Blue Remembered Earth

Blue Remembered Earth
Alastair Reynolds

There is a track on Kenny Garrett’s 2002 release Happy People that is a mix of three placid Asian folk songs. For almost seven minutes, Garrett plays with an uncharacteristic calm, before finally letting loose a sudden blast of harmonically adventurous butt kicking. “That right there,” said a friend and band mate, “was when he just couldn’t restrain himself any more.” I thought of that about halfway through Blue Remembered Earth. Considering the gothic insanity of the Inhibitor books or the steampunk noir of Terminal World, Blue Remembered Earth is strikingly normal. The characters are regular people, any post-human modifications are understated, nobody is hooked up to a calliope/life support system, no pigs have been uplifted. I was not disappointed by any means, but I was definitely taken aback by the recognizable near future, accustomed as I am to Ultras or Chasm City denizens. Then, suddenly, some of the characters find themselves in an anarchic Martian arena, where machines are set loose in a hyper-Darwinian struggle in hopes that some sort of useful technology will evolve itself midst the mechanized terror. “This is more like it,” thought I, but there is much to cover both before and after this flash of Reynoldsian horror.

I’m diving into this book both with an eye on wrapping up my Books of 2012 list and as a part of the 2013 Science Fiction Experience. Being very serious about my own pomposity, I want to look at Reynolds’ book in terms of what it says about the SF Experience right now; in particular how it fits into some noticeable Hard SF trends and how it answers some recent laments of SF losing its way, becoming irrelevant and/or boring, and failing in its alleged duty to address modern day problems and inspire answers to them. In terms of an actual “book review,” it should come as no surprise to frequent readers that I’m a big fan of Blue Remembered Earth; nobody will be more shocked than I if I ever give Alastair Reynolds a negative review. (Not just because he once retweeted a post, then answered my question of which Steely Dan album he wants to be. There are literary reasons as well.) (And for the record, it was Royal Scam.)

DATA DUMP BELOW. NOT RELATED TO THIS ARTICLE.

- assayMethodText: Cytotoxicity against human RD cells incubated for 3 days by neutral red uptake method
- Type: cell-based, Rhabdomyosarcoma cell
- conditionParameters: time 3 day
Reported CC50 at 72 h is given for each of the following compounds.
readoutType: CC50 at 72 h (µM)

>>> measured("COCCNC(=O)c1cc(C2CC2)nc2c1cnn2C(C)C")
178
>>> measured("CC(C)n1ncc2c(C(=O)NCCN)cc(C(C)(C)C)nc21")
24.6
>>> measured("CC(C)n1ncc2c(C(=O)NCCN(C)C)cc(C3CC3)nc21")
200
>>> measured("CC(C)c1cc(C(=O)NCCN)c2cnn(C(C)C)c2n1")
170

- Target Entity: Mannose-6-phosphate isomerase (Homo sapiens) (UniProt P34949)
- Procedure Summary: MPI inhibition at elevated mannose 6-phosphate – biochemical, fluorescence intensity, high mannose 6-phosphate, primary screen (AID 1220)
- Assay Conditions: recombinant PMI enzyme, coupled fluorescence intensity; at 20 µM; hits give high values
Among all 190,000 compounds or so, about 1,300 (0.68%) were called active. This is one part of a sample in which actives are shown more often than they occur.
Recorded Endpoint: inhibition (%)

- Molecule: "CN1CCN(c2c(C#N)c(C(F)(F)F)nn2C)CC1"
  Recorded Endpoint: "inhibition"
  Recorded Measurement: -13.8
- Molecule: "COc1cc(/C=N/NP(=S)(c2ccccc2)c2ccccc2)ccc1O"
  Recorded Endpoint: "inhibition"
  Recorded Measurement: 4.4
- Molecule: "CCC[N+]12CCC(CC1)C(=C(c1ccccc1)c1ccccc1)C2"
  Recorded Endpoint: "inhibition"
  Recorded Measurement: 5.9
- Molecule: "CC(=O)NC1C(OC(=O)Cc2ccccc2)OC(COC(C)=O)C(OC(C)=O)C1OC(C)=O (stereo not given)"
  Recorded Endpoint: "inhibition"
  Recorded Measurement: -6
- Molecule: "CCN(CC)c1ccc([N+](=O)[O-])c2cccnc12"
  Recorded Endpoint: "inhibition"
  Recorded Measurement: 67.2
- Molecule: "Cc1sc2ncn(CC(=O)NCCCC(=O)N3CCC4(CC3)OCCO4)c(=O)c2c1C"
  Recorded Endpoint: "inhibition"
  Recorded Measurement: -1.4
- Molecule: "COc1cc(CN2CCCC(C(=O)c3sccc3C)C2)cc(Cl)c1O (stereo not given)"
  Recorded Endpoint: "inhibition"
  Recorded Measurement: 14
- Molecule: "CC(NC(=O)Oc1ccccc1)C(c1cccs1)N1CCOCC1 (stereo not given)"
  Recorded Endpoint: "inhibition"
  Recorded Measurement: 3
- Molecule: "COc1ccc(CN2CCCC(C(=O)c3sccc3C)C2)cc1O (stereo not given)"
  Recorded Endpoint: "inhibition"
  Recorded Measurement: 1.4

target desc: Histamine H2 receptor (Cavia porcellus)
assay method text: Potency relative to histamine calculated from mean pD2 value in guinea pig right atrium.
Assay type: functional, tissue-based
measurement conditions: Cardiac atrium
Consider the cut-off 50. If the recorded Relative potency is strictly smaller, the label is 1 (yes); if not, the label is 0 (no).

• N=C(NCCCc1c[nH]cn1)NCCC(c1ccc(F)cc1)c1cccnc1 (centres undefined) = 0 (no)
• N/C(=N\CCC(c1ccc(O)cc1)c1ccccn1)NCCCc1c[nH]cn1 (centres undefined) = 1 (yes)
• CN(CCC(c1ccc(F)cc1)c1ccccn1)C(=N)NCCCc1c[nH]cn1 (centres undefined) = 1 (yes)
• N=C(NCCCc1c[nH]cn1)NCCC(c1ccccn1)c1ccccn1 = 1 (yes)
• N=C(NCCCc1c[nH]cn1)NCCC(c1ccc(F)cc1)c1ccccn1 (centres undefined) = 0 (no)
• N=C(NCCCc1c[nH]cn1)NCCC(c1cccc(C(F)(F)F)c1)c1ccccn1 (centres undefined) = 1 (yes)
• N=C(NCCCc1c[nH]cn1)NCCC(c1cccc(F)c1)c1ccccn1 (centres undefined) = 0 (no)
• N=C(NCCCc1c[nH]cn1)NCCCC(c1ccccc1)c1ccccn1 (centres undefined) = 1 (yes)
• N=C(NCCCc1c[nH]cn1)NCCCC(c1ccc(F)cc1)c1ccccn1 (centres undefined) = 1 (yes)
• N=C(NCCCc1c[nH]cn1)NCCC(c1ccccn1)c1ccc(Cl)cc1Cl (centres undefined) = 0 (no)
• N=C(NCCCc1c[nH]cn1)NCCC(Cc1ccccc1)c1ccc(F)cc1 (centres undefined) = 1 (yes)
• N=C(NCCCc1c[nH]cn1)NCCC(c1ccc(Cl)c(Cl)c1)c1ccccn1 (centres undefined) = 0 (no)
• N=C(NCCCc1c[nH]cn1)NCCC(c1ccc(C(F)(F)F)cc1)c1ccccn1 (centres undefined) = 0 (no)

Blue centers itself on the Akinya family, an Africa-based business empire. Grandmother Eunice, whose intrepid genius built said empire, has just died. At the funeral that opens the book, control of the family passes to Hector and Lucas. “The cousins” enlist the introverted elephant researcher Geoffrey to clear up some lingering questions on the Moon. He in turn pulls his bohemian sister Sunday in, after these small questions open up into much larger issues. The balance of the story follows the two as they unravel a mystery left behind by Eunice, while also tracing the family relationships inside the complicated Akinya clan. Along the way, Reynolds takes us on a tour of the Solar System, all while poking around questions of law and surveillance, AI, the environment, how we might spread out away from Earth, and proper uses of machines and biology.